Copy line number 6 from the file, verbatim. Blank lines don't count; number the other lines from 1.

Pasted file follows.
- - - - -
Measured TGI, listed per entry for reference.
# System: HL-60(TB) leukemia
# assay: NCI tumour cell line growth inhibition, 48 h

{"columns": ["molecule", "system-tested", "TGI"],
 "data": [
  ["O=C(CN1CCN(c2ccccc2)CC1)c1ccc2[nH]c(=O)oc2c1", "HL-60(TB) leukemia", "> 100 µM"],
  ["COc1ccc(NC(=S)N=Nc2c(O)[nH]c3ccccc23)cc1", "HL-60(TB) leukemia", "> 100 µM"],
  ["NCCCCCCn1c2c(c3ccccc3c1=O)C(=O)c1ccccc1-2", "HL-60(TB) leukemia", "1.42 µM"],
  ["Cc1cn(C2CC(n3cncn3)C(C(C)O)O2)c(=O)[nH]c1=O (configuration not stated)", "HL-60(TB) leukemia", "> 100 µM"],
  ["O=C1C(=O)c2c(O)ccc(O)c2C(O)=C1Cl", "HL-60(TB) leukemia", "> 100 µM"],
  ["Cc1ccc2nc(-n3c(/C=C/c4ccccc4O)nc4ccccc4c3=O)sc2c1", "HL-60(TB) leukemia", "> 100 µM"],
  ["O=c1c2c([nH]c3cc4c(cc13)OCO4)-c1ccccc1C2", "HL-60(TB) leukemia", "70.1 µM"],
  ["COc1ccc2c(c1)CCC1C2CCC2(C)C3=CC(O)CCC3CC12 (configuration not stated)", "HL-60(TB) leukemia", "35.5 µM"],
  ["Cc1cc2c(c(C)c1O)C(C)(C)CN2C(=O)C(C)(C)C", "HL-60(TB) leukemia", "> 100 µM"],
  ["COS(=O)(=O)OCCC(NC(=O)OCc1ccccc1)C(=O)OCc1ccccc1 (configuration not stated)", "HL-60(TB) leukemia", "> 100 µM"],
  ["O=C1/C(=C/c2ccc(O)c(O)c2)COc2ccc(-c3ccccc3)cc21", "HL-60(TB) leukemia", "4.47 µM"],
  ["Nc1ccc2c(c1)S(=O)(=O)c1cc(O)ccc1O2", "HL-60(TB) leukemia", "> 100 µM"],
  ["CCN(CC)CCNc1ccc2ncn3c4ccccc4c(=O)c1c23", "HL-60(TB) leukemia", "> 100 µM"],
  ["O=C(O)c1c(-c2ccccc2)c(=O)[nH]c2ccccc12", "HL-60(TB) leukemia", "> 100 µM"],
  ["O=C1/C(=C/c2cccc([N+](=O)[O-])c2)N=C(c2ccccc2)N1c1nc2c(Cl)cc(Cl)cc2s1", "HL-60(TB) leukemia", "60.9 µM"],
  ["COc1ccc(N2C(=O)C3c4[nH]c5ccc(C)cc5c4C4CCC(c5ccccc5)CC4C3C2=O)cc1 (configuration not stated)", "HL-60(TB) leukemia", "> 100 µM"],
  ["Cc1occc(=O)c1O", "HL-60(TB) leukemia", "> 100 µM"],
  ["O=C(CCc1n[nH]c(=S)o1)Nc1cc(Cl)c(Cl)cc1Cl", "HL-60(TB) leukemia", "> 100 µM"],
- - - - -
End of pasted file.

  ["O=C(CN1CCN(c2ccccc2)CC1)c1ccc2[nH]c(=O)oc2c1", "HL-60(TB) leukemia", "> 100 µM"],